The minimum coverage under Oregon law for PIP coverage is $15,000. However, buyers may always buy a policy with higher limits if desired. PIP policies vary depending on carrier and cost, sometimes having a deductible (which can reduce your premium). However, the maximum deductible allowed in Oregon is $250, so it is unlikely to substantially reduce your premiums.
The short answer to this common question is “yes.” You should talk to a lawyer to represent you on these claims because of how insurance companies handle smaller claims. In addition to large claims, insurance companies process a huge number of smaller claims valued at less than $10,000. To do this, they commonly offer injured parties very small amounts of money or no money at all. The insurance companies are betting that small claims will just go away without the injured person seeking legal help.
However, Oregon has created a law (ORS 20.080) which is intended to level the playing field for injured parties with smaller claims and to promote these injured parties’ ability to get legal counsel. Generally, the law accomplishes this by awarding attorney fees to a party who successfully uses a lawyer to represent them in recovering their damages (medical costs, property losses, and other expenses including as lost wages). These fees for your lawyer are awarded if you make a demand for payment under $10,000.00, and the defendant (or their insurance company) declines the offer or offers less than you demand. If you subsequently are awarded more, you are also entitled to attorney fees under the law. Here is an example:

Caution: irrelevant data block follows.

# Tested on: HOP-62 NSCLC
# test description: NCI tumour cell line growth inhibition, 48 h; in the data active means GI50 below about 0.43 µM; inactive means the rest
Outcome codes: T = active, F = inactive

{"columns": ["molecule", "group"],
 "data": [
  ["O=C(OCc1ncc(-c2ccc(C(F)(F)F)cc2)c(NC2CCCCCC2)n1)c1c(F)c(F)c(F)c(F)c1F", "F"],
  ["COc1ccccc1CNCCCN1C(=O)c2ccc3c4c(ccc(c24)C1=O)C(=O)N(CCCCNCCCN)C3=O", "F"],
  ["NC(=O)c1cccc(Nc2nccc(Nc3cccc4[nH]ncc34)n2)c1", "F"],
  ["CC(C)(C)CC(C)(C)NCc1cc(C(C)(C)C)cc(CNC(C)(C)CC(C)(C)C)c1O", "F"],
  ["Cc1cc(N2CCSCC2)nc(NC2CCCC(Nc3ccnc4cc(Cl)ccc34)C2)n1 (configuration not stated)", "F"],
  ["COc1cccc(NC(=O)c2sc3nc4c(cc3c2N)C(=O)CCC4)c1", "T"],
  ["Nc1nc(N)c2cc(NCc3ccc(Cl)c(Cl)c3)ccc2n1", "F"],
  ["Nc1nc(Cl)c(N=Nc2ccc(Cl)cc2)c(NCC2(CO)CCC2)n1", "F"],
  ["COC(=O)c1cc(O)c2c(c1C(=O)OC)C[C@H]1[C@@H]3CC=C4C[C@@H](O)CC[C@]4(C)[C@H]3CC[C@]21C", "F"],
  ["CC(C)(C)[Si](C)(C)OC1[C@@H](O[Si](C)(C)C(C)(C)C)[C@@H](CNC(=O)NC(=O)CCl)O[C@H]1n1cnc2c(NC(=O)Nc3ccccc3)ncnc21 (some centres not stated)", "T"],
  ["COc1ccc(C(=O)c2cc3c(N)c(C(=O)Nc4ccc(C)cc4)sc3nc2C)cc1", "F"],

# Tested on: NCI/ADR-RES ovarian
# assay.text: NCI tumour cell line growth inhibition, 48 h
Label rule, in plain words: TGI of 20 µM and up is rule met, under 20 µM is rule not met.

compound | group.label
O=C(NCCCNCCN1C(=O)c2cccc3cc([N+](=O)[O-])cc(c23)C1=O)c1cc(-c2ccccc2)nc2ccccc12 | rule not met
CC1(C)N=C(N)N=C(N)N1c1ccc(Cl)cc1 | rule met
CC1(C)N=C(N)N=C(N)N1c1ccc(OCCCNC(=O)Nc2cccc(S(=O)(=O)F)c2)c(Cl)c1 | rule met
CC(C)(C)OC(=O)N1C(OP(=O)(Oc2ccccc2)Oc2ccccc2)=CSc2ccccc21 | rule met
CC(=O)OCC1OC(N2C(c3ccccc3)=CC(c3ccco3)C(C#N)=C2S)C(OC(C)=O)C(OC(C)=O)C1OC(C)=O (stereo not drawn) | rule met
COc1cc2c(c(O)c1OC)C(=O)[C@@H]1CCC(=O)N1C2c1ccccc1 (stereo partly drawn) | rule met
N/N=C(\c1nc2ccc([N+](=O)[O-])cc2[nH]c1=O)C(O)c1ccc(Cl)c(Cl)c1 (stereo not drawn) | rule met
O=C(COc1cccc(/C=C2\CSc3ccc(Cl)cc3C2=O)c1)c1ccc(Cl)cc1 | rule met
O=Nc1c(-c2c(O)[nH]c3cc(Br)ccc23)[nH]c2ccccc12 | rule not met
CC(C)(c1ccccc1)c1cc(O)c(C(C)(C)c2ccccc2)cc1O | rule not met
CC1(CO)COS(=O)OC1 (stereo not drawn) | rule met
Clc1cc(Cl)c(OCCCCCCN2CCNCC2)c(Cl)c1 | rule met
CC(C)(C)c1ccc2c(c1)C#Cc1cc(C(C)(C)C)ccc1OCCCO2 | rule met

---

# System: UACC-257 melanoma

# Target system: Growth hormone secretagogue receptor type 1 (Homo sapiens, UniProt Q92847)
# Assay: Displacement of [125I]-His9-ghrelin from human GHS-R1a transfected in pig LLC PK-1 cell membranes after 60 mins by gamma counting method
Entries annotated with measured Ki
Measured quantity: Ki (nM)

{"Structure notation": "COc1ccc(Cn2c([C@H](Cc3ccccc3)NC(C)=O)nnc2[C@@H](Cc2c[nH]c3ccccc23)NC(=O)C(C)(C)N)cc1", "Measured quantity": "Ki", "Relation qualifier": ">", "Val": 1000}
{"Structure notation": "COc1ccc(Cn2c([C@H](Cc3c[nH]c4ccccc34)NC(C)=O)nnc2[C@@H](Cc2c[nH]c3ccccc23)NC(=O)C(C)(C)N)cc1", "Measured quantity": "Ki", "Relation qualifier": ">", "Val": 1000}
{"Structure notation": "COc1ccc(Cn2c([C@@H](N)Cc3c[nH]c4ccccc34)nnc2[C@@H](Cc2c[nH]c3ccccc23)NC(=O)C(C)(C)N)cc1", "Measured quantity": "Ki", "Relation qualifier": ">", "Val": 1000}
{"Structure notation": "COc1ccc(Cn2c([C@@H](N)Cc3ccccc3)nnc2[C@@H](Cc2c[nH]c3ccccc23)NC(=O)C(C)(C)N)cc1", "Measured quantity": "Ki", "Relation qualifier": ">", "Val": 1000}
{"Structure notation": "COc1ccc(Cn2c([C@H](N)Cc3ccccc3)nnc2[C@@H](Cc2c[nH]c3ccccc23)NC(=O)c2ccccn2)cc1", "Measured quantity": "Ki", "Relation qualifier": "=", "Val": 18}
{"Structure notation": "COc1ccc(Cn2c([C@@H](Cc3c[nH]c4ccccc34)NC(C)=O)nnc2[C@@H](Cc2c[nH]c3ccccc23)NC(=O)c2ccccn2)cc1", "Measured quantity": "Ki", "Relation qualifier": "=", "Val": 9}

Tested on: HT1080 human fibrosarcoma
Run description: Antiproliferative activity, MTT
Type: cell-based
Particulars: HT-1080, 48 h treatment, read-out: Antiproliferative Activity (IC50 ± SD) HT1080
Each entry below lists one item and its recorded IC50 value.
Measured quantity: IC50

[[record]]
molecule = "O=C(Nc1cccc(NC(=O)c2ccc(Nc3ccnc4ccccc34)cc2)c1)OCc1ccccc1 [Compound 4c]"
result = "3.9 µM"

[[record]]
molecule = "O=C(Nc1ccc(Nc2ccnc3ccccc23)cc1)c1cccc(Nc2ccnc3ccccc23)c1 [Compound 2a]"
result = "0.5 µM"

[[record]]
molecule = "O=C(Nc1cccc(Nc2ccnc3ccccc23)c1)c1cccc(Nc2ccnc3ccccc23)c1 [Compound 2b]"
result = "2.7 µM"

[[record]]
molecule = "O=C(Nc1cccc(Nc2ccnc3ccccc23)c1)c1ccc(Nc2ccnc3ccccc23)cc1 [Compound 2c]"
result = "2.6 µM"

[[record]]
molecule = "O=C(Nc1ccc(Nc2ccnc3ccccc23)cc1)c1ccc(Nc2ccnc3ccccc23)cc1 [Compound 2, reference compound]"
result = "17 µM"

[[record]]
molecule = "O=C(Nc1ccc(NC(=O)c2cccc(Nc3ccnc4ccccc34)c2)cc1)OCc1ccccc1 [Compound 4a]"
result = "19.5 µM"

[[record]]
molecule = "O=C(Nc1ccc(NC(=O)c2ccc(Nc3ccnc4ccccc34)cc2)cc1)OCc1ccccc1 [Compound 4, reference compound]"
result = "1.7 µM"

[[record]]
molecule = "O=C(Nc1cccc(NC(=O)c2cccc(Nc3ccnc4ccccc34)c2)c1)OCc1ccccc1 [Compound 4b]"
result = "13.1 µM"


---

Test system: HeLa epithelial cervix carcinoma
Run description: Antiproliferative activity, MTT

As soon as possible you should document the facts of the accident. Begin a folder to keep all the information together. Be sure you have the information you need about any witnesses. You might want to take photographs of the cars involved, the location of the accident, and your injuries. Draw a diagram of the accident scene with sufficient detail as to locations of landmarks and vehicles to assist your recollection later on.
The insurance company for the driver at fault may want you to give them a statement, either in person or on the phone. We recommend that you not give such a statement, at least without first consulting with an attorney. You do want to talk with your own insurance company, however, so that you can receive any medical payment or personal injury protection benefits that may be available.
People either forget or repress many of the problems they suffer after a serious injury. You should begin keeping your diary up-to-date immediately. This information can be invaluable at the time of settlement negotiations or trial. You should record the following information in your diary:
The most important matter to keep in mind is that you recover fully, or as much as possible, from all your injuries. You should faithfully follow any instructions from your doctor, and be sure to keep any appointments with specialists, physical therapists, etc. In our view, legal issues should be secondary to your full recovery.
Please be aware and assume that everything stated and/or observed by your doctor may be taken down in detailed notes. These notes, or a report made from them, are later read by the insurance company when it is time to negotiate the value of your personal injury claim. The value of your claim largely depends on your doctors' reports. If your doctor is not aware of your limitations, pain, etc., he/she will not provide that information in the report. If your doctor feels an injury is exaggerated, it may be put in a report.